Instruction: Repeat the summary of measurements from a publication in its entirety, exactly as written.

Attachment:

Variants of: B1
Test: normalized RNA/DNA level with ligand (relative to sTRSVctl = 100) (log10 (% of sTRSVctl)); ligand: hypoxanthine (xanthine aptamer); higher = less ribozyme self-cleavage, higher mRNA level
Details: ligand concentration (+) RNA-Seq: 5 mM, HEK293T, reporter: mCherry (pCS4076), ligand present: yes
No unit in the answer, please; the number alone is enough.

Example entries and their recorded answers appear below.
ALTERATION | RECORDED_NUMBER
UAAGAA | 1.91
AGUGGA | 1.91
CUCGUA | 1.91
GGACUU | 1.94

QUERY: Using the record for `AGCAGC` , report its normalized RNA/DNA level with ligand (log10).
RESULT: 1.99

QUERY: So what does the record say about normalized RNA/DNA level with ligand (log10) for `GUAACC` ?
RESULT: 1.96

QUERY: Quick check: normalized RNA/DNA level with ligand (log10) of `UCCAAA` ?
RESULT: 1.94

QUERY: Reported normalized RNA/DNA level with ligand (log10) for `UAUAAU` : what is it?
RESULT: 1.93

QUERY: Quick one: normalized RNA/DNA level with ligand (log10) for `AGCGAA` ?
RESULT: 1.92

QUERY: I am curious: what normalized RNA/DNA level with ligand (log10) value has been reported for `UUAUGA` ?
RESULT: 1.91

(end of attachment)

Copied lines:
Variants of: B1
Test: normalized RNA/DNA level with ligand (relative to sTRSVctl = 100) (log10 (% of sTRSVctl)); ligand: hypoxanthine (xanthine aptamer); higher = less ribozyme self-cleavage, higher mRNA level
Details: ligand concentration (+) RNA-Seq: 5 mM, HEK293T, reporter: mCherry (pCS4076), ligand present: yes
No unit in the answer, please; the number alone is enough.

Example entries and their recorded answers appear below.
ALTERATION | RECORDED_NUMBER
UAAGAA | 1.91
AGUGGA | 1.91
CUCGUA | 1.91
GGACUU | 1.94

QUERY: Using the record for `AGCAGC` , report its normalized RNA/DNA level with ligand (log10).
RESULT: 1.99

QUERY: So what does the record say about normalized RNA/DNA level with ligand (log10) for `GUAACC` ?
RESULT: 1.96

QUERY: Quick check: normalized RNA/DNA level with ligand (log10) of `UCCAAA` ?
RESULT: 1.94

QUERY: Reported normalized RNA/DNA level with ligand (log10) for `UAUAAU` : what is it?
RESULT: 1.93

QUERY: Quick one: normalized RNA/DNA level with ligand (log10) for `AGCGAA` ?
RESULT: 1.92

QUERY: I am curious: what normalized RNA/DNA level with ligand (log10) value has been reported for `UUAUGA` ?
RESULT: 1.91